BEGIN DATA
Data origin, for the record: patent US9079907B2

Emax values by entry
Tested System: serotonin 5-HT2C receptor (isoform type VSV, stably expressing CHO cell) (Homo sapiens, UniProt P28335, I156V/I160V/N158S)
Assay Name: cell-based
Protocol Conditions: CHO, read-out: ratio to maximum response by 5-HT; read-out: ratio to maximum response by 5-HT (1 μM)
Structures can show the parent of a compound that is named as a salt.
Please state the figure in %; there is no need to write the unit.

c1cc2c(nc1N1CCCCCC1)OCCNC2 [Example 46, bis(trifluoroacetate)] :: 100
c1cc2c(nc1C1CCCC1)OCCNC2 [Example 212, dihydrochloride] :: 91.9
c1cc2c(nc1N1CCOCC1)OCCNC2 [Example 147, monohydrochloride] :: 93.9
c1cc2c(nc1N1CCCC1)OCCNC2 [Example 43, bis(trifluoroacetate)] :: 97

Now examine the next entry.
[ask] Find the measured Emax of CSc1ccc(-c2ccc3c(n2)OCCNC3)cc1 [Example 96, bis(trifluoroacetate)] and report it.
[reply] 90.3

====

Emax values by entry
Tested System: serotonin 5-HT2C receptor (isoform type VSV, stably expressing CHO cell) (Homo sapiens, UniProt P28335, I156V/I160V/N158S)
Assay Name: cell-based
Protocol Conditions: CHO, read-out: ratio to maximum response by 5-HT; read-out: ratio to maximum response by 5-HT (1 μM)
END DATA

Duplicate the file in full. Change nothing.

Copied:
Data origin, for the record: patent US9079907B2

Emax values by entry
Tested System: serotonin 5-HT2C receptor (isoform type VSV, stably expressing CHO cell) (Homo sapiens, UniProt P28335, I156V/I160V/N158S)
Assay Name: cell-based
Protocol Conditions: CHO, read-out: ratio to maximum response by 5-HT; read-out: ratio to maximum response by 5-HT (1 μM)
Structures can show the parent of a compound that is named as a salt.
Please state the figure in %; there is no need to write the unit.

c1cc2c(nc1N1CCCCCC1)OCCNC2 [Example 46, bis(trifluoroacetate)] :: 100
c1cc2c(nc1C1CCCC1)OCCNC2 [Example 212, dihydrochloride] :: 91.9
c1cc2c(nc1N1CCOCC1)OCCNC2 [Example 147, monohydrochloride] :: 93.9
c1cc2c(nc1N1CCCC1)OCCNC2 [Example 43, bis(trifluoroacetate)] :: 97

Now examine the next entry.
[ask] Find the measured Emax of CSc1ccc(-c2ccc3c(n2)OCCNC3)cc1 [Example 96, bis(trifluoroacetate)] and report it.
[reply] 90.3

====

Emax values by entry
Tested System: serotonin 5-HT2C receptor (isoform type VSV, stably expressing CHO cell) (Homo sapiens, UniProt P28335, I156V/I160V/N158S)
Assay Name: cell-based
Protocol Conditions: CHO, read-out: ratio to maximum response by 5-HT; read-out: ratio to maximum response by 5-HT (1 μM)